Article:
Some of the coolest objects are in the NMAH’s maritime exhibit On the Water.  Here’s some ammo recovered from the wreck of Blackbeard’s ship.

I’ve mentioned my interest in the history of whaling before, so I was delighted to find a section of the maritime exhibit devoted to it.  Here’s one of the basic tools of the trade.  Once this harpoon’s toggle head sank into a whale’s flesh, the rear prong sprang outward, holding the blade fast.  Think of it: Men climbed into small boats and used these things to wage close-quarter battles to the death against sixty-foot leviathans on the open sea.

The twisted iron below, wrung out of shape by a diving whale, is mute evidence of how fierce these contests could be.  That thing gave me chills.  It brings to mind Ahab’s remark about Moby Dick bearing harpoons “all twisted and wrenched in him.”  You can also see some of the improvements in the whalers’ arsenal that became more common in the late nineteenth century.  The harpoon gun and the exploding harpoon head, patented by Sven Foyd in 1870, allowed whalers to take down even the largest and fastest species.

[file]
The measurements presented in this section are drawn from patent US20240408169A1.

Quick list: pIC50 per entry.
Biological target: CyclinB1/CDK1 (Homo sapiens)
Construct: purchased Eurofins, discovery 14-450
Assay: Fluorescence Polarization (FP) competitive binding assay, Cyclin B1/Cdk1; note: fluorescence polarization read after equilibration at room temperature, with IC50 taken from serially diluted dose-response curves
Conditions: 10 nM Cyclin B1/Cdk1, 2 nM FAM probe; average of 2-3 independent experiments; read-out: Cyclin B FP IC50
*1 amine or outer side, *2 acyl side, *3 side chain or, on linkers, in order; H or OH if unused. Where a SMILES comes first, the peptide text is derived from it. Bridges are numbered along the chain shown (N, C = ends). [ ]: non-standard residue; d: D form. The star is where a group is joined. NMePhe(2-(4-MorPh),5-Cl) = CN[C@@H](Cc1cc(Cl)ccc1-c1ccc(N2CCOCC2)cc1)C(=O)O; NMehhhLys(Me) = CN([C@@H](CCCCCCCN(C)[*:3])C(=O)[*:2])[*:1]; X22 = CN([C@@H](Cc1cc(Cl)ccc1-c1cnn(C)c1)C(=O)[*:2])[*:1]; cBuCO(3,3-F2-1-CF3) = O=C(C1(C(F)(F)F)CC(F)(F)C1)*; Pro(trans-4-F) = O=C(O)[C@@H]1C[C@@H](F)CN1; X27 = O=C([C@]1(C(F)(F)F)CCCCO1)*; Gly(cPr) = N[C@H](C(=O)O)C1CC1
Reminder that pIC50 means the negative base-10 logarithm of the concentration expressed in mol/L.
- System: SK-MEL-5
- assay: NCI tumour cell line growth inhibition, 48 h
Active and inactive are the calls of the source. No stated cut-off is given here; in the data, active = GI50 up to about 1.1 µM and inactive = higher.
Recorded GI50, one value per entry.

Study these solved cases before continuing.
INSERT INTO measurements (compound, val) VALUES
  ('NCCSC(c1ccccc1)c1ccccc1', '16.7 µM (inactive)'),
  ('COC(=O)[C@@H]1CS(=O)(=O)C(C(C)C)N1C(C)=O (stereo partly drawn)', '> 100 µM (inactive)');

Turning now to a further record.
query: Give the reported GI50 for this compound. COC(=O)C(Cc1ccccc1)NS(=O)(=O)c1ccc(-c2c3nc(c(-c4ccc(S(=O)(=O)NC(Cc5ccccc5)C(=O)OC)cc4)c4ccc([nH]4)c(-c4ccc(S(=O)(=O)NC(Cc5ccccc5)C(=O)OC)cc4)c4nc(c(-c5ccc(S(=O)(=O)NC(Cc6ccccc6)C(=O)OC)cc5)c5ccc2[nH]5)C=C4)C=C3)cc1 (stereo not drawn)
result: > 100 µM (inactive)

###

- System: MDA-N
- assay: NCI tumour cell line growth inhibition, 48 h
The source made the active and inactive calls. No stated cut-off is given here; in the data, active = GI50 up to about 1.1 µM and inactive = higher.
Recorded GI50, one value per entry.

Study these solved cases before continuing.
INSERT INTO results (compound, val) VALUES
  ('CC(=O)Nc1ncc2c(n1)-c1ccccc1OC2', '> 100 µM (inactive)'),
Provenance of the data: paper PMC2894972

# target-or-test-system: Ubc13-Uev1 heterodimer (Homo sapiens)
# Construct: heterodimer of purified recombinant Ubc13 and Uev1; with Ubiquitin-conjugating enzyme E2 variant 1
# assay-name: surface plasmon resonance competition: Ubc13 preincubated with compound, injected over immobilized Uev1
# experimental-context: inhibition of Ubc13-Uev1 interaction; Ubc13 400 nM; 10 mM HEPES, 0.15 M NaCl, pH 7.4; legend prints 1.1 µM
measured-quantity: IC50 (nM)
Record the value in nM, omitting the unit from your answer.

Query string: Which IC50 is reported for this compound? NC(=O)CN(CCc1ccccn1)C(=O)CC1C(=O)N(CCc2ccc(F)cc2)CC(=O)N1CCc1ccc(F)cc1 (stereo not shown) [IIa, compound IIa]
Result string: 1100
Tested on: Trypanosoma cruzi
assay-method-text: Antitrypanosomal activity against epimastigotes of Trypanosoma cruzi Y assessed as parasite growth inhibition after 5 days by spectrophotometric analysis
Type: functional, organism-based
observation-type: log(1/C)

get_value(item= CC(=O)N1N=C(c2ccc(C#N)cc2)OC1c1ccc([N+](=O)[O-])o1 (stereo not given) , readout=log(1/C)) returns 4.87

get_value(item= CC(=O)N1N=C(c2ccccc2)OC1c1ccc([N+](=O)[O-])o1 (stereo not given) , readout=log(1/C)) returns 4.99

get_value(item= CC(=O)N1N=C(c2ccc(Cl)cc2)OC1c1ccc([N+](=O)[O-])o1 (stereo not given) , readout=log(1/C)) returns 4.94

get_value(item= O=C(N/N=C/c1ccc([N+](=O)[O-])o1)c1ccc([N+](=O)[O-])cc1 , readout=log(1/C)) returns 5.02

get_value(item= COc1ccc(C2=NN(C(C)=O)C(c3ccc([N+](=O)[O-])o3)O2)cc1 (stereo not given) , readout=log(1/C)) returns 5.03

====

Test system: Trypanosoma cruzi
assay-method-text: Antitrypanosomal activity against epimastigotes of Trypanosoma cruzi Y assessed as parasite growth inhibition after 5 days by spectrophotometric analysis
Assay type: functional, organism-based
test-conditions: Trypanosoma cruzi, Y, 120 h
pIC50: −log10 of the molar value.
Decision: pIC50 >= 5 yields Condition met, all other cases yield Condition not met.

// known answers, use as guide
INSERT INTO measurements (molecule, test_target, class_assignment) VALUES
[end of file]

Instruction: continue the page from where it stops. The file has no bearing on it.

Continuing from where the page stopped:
A whaleboat outfitted for the chase:

With their prey dead, the whalers towed the carcass back to the ship and lashed it alongside.  Some men donned “monkey belts” like the one below to hang over the vessel’s side, where they stripped the blubber to render it into oil.  It was messy, dangerous work.

Chopping blades hacked the strips of blubber into “Bible leaves,” while skimmers and forks were indispensable tools around the boiling vats.

At the end of the day, of course, whaling was a business.  Ships’ logs recorded the number of barrels of oil obtained from each kill.

Whaling voyages were long; many ships stayed at sea for years at a time.  Scrimshaw carvings in teeth and bone helped sailors pass the time.

The NMAH also has an extensive collection of objects related to mass media and pop culture, but as a serious history professional, I wasn’t about to sully my intellect wi—HOLY CRAP, IS THAT THE BATMOBILE!?

Indeed it is, and it’ll be parked at the Smithsonian for three years.  And maybe it’s as appropriate an object as any for wrapping up a visit to NMAH.

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Filed under American Revolution, Civil War, Museums and Historic Sites, Tennessee History

A pirate looks at 300

The latest issue of Smithsonian has a pretty interesting article on Blackbeard’s last hurrah in colonial North Carolina, with a look at some of the new evidence that’s come to light in the past few years.